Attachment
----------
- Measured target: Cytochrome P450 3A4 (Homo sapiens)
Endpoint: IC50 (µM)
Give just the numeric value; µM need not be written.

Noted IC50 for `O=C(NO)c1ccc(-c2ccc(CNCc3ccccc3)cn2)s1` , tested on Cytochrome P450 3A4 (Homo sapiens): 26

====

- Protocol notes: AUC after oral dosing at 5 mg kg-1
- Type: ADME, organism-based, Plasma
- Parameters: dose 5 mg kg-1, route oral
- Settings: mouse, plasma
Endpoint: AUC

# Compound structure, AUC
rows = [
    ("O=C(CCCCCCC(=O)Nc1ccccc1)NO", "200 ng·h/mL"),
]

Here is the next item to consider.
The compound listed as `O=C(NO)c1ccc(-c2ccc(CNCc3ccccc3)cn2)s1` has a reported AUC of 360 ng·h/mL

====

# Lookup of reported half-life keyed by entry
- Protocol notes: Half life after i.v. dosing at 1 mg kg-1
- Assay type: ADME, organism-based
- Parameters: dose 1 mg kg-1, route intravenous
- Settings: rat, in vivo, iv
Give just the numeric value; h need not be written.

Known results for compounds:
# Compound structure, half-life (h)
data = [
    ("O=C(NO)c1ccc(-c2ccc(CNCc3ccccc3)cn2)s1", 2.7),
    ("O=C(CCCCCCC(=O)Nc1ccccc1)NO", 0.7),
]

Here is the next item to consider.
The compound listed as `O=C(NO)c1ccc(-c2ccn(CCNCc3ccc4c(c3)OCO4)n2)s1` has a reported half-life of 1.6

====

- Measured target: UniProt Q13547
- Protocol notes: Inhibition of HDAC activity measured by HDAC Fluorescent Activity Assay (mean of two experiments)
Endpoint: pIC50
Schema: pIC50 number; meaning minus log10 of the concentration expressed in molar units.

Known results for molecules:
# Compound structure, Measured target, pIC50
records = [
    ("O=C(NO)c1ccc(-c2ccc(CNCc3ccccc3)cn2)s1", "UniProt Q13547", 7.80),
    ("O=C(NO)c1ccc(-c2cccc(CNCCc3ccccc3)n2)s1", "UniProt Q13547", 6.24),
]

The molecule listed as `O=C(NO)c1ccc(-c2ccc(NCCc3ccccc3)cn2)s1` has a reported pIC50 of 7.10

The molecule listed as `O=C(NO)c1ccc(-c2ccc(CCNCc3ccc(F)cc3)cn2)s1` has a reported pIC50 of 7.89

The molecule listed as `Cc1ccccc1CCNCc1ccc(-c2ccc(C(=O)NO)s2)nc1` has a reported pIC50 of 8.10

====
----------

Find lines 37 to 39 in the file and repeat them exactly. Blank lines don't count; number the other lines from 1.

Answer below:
Known results for molecules:
# Compound structure, Measured target, pIC50
records = [